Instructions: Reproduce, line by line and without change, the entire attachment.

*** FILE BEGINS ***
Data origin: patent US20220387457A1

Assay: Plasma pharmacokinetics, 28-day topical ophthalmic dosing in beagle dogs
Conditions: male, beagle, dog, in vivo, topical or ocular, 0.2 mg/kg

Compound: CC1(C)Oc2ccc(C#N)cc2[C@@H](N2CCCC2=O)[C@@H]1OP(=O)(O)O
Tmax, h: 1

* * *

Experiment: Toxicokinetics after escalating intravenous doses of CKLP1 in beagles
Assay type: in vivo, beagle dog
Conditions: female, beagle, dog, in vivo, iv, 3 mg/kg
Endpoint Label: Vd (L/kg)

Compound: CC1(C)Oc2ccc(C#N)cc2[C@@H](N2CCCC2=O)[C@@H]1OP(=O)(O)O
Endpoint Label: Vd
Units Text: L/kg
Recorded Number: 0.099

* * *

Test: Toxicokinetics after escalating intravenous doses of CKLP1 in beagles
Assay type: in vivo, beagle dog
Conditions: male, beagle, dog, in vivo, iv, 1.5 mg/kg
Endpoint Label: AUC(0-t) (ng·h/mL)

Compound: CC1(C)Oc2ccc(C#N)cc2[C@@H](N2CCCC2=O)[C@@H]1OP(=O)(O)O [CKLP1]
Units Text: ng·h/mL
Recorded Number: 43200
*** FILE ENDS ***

Data origin: patent US20220387457A1

Assay: Plasma pharmacokinetics, 28-day topical ophthalmic dosing in beagle dogs
Conditions: male, beagle, dog, in vivo, topical or ocular, 0.2 mg/kg

Compound: CC1(C)Oc2ccc(C#N)cc2[C@@H](N2CCCC2=O)[C@@H]1OP(=O)(O)O
Tmax, h: 1

* * *

Experiment: Toxicokinetics after escalating intravenous doses of CKLP1 in beagles
Assay type: in vivo, beagle dog
Conditions: female, beagle, dog, in vivo, iv, 3 mg/kg
Endpoint Label: Vd (L/kg)

Compound: CC1(C)Oc2ccc(C#N)cc2[C@@H](N2CCCC2=O)[C@@H]1OP(=O)(O)O
Endpoint Label: Vd
Units Text: L/kg
Recorded Number: 0.099

* * *

Test: Toxicokinetics after escalating intravenous doses of CKLP1 in beagles
Assay type: in vivo, beagle dog
Conditions: male, beagle, dog, in vivo, iv, 1.5 mg/kg
Endpoint Label: AUC(0-t) (ng·h/mL)

Compound: CC1(C)Oc2ccc(C#N)cc2[C@@H](N2CCCC2=O)[C@@H]1OP(=O)(O)O [CKLP1]
Units Text: ng·h/mL
Recorded Number: 43200